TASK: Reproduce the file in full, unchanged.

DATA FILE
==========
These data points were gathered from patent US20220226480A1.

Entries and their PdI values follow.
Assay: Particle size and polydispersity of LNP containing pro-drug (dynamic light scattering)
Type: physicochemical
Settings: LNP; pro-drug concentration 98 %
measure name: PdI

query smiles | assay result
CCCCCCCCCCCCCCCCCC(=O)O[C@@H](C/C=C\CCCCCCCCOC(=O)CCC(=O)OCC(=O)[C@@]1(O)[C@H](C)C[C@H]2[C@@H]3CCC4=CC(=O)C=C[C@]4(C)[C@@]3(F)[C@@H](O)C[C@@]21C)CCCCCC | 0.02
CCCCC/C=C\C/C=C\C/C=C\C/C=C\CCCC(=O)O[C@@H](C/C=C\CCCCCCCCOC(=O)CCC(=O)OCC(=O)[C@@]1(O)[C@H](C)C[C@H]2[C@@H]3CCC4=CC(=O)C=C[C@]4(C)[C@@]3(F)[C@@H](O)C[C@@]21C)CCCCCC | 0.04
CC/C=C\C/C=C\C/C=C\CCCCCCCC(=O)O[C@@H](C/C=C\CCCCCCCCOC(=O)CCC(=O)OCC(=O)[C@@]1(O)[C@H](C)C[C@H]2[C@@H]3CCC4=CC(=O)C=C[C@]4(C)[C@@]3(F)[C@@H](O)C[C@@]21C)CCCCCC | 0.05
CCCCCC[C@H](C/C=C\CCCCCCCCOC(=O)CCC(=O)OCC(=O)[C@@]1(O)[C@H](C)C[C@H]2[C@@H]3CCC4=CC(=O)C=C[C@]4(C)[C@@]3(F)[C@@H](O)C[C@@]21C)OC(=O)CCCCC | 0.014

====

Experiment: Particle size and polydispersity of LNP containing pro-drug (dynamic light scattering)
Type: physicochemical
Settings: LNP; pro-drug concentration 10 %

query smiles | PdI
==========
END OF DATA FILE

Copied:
These data points were gathered from patent US20220226480A1.

Entries and their PdI values follow.
Assay: Particle size and polydispersity of LNP containing pro-drug (dynamic light scattering)
Type: physicochemical
Settings: LNP; pro-drug concentration 98 %
measure name: PdI

query smiles | assay result
CCCCCCCCCCCCCCCCCC(=O)O[C@@H](C/C=C\CCCCCCCCOC(=O)CCC(=O)OCC(=O)[C@@]1(O)[C@H](C)C[C@H]2[C@@H]3CCC4=CC(=O)C=C[C@]4(C)[C@@]3(F)[C@@H](O)C[C@@]21C)CCCCCC | 0.02
CCCCC/C=C\C/C=C\C/C=C\C/C=C\CCCC(=O)O[C@@H](C/C=C\CCCCCCCCOC(=O)CCC(=O)OCC(=O)[C@@]1(O)[C@H](C)C[C@H]2[C@@H]3CCC4=CC(=O)C=C[C@]4(C)[C@@]3(F)[C@@H](O)C[C@@]21C)CCCCCC | 0.04
CC/C=C\C/C=C\C/C=C\CCCCCCCC(=O)O[C@@H](C/C=C\CCCCCCCCOC(=O)CCC(=O)OCC(=O)[C@@]1(O)[C@H](C)C[C@H]2[C@@H]3CCC4=CC(=O)C=C[C@]4(C)[C@@]3(F)[C@@H](O)C[C@@]21C)CCCCCC | 0.05
CCCCCC[C@H](C/C=C\CCCCCCCCOC(=O)CCC(=O)OCC(=O)[C@@]1(O)[C@H](C)C[C@H]2[C@@H]3CCC4=CC(=O)C=C[C@]4(C)[C@@]3(F)[C@@H](O)C[C@@]21C)OC(=O)CCCCC | 0.014

====

Experiment: Particle size and polydispersity of LNP containing pro-drug (dynamic light scattering)
Type: physicochemical
Settings: LNP; pro-drug concentration 10 %

query smiles | PdI